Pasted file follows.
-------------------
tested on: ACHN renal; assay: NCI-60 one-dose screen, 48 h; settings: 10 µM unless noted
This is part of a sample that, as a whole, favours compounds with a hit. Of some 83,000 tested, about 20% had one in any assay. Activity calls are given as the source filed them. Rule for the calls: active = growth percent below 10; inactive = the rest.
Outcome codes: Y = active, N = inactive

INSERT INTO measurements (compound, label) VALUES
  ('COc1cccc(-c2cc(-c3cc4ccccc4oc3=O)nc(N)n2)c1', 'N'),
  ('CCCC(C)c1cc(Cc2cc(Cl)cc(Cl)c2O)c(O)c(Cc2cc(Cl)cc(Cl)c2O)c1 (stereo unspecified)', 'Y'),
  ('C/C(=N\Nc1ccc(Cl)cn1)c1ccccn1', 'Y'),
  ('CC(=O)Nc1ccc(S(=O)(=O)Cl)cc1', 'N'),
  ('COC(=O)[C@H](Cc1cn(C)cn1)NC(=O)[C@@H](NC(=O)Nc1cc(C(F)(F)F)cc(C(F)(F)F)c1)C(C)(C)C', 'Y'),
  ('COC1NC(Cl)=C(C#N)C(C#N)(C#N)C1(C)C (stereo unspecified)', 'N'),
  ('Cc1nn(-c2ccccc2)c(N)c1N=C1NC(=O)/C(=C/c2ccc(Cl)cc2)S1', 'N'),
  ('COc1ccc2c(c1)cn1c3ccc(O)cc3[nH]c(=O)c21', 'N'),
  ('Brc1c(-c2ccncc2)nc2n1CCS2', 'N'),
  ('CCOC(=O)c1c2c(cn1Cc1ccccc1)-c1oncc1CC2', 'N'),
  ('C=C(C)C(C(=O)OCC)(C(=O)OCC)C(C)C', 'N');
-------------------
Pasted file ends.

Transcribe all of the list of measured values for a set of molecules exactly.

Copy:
tested on: ACHN renal; assay: NCI-60 one-dose screen, 48 h; settings: 10 µM unless noted
This is part of a sample that, as a whole, favours compounds with a hit. Of some 83,000 tested, about 20% had one in any assay. Activity calls are given as the source filed them. Rule for the calls: active = growth percent below 10; inactive = the rest.
Outcome codes: Y = active, N = inactive

INSERT INTO measurements (compound, label) VALUES
  ('COc1cccc(-c2cc(-c3cc4ccccc4oc3=O)nc(N)n2)c1', 'N'),
  ('CCCC(C)c1cc(Cc2cc(Cl)cc(Cl)c2O)c(O)c(Cc2cc(Cl)cc(Cl)c2O)c1 (stereo unspecified)', 'Y'),
  ('C/C(=N\Nc1ccc(Cl)cn1)c1ccccn1', 'Y'),
  ('CC(=O)Nc1ccc(S(=O)(=O)Cl)cc1', 'N'),
  ('COC(=O)[C@H](Cc1cn(C)cn1)NC(=O)[C@@H](NC(=O)Nc1cc(C(F)(F)F)cc(C(F)(F)F)c1)C(C)(C)C', 'Y'),
  ('COC1NC(Cl)=C(C#N)C(C#N)(C#N)C1(C)C (stereo unspecified)', 'N'),
  ('Cc1nn(-c2ccccc2)c(N)c1N=C1NC(=O)/C(=C/c2ccc(Cl)cc2)S1', 'N'),
  ('COc1ccc2c(c1)cn1c3ccc(O)cc3[nH]c(=O)c21', 'N'),
  ('Brc1c(-c2ccncc2)nc2n1CCS2', 'N'),
  ('CCOC(=O)c1c2c(cn1Cc1ccccc1)-c1oncc1CC2', 'N'),
  ('C=C(C)C(C(=O)OCC)(C(=O)OCC)C(C)C', 'N');